U.Va. launched AxisTV in Newcomb Hall Student Center with three channel players running 46-inch Samsung LCDs on all five levels – in line-of-sight near the main entrance, in the large dining area on the second floor, at points of entry on the third floor where there are meeting rooms, and in the basement movie theater where AxisTV is channeled through a high-end digital projector and runs current content on the screen as a pre-show display. The displays use a three-window layout – one window taking up half the left side with student organization notices and advertisements, another window with building events and schedules, and a third with a video feed – usually CNN. They also include a weather ticker at the bottom of the screen.
Ashby was excited by the adaptability of the system. “One great thing is that you can use AxisTV with any display at the front end – we aren’t stuck with only one kind of display so different departments can use what they already have.”
They next included three of their libraries and four recreation centers with one channel player in each location feeding content to LCDs. They also added two players each in the Commerce School and the Engineering School – all running to 50-inch Sony displays strategically located in the lobbies of their buildings. “One of our best indications of success is that five or six other departments have seen AxisTV working and are clamoring for it as well,” Ashby says.
Like many educational facilities, U.Va. was shocked by the shootings in April last year in Virginia. “After 4/16, it became very necessary to have a far-reaching emergency response plan in place. It’s a real benefit to have something like this that can be used as a part of such a plan,” continues Ashby. AxisTV has already become a key component in their updated emergency response system and looks to become even more integrated in the near future. “We are installing Enterprise broadly and will be implementing the Screensaver and Desktop Messenger options.”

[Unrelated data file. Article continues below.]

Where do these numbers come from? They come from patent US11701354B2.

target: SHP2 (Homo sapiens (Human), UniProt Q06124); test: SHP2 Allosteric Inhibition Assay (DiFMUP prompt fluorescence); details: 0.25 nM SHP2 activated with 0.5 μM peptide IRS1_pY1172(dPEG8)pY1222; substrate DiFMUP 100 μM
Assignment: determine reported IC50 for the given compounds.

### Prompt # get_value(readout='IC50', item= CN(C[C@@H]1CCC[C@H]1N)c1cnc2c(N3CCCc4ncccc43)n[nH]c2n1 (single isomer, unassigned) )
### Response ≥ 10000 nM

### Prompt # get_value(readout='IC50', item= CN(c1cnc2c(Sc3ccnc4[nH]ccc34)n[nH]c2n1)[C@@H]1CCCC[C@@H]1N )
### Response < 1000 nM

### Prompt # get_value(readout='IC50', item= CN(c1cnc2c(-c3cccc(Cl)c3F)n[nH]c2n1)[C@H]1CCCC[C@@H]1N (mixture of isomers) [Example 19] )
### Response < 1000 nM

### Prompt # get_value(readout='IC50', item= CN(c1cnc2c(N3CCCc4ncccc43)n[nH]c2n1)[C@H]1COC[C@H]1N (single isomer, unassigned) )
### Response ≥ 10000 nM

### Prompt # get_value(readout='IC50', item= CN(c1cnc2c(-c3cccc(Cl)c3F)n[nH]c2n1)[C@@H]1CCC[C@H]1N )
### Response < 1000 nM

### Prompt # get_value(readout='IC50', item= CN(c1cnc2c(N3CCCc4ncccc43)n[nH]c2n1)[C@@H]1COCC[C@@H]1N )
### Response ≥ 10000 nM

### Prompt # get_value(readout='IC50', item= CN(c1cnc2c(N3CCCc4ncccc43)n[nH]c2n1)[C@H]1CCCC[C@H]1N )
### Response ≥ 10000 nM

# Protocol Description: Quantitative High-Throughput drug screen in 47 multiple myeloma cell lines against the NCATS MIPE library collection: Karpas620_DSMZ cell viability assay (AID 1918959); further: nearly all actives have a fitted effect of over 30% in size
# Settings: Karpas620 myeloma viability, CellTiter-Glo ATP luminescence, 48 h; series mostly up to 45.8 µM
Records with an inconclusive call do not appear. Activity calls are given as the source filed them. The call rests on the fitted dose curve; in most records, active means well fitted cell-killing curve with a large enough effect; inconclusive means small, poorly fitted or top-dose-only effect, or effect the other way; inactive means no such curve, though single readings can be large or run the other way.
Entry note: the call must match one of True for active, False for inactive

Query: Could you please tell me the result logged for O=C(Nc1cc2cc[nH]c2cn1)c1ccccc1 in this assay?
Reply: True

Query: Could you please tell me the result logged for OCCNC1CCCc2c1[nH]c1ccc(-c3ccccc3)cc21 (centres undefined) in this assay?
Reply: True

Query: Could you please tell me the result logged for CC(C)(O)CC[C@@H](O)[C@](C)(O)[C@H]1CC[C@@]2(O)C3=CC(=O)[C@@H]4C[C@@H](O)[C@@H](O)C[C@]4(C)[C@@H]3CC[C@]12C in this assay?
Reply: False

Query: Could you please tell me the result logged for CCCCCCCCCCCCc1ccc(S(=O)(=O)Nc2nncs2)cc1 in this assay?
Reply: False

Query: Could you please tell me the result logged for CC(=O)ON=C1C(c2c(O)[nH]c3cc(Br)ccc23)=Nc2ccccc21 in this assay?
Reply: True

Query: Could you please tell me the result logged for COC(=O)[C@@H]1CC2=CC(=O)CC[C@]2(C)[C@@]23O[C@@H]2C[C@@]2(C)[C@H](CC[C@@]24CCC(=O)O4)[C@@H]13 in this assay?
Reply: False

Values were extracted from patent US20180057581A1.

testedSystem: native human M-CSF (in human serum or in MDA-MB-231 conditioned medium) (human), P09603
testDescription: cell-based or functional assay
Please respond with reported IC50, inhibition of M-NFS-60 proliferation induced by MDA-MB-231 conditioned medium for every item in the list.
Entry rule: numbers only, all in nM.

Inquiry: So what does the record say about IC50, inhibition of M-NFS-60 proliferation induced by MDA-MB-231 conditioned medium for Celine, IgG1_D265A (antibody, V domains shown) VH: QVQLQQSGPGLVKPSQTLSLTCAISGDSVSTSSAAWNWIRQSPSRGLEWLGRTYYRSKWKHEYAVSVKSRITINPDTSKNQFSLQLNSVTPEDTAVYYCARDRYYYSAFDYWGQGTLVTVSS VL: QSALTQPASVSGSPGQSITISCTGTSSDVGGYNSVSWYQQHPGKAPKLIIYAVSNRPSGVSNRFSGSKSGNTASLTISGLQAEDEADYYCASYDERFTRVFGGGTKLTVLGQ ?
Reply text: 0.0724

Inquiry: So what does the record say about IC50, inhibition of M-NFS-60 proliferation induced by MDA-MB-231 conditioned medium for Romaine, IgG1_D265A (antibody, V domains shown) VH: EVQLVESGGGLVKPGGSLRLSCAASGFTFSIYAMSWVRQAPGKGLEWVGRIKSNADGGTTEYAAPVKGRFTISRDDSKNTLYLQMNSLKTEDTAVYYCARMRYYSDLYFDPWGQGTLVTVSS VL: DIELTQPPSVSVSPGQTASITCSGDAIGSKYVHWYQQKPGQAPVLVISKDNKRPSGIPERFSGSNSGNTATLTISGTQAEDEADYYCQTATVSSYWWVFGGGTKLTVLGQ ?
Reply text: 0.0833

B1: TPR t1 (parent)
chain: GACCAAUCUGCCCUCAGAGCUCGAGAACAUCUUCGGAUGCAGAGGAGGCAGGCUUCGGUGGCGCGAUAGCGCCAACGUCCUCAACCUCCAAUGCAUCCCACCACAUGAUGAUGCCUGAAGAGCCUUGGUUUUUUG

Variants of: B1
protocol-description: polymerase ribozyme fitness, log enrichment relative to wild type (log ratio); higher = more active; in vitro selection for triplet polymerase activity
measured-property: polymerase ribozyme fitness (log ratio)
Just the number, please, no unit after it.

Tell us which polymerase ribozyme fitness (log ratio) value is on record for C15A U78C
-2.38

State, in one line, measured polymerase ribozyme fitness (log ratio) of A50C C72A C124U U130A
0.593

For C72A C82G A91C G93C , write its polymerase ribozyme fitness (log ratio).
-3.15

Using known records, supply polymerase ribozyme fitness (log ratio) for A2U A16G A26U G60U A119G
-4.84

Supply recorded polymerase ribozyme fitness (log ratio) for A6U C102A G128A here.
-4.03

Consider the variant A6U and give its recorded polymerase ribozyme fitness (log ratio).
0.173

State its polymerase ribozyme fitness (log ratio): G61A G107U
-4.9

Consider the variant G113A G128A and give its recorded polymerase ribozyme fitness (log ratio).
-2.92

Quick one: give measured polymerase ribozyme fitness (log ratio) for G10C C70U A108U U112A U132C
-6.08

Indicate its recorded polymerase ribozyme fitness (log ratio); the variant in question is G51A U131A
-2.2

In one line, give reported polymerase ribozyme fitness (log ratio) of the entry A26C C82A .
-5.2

Students create content as a JPEG, TIFF or other graphic file format. Student organizations submit and post this content after staff approval using the Wire – a university-built web-based module that sits in front of AxisTV. “It’s a front door for student organizations. Students are keen on it being so easy to use and so much more efficient than the old paper flyers, not to mention ecological as well,” explains Ashby.
“If you want to use more environmentally sustainable methods to reach students, you basically have two options. The first is punitive – you know, ‘No Posting!’ and then going after violators. The second is to use modern technology to try and change the culture. That’s what we decided to do.”
To further this ‘less paper, more bytes’ approach, Ashby is building an online archive on the Wire. “Sort of an electronic version of those flyers with little tabs at the bottom that you can tear off. Students can review older content and print out a flyer on their computer. That way they don’t have to stand there and wait for something they saw to cycle back through the playlist.”
“Our main measure of success is that the total number of submissions each semester keeps going up, plus the change in the behavior and the culture. Digital signage hasn’t totally replaced old communications methods yet – that stuff will die hard, but I estimate it has reduced our paper usage by 10 to 15%. We hope we are changing the culture.”
Ashby concludes, “Our goal is that, in three to five years, we can take down the last of the bulletin boards and use only the Visix system.“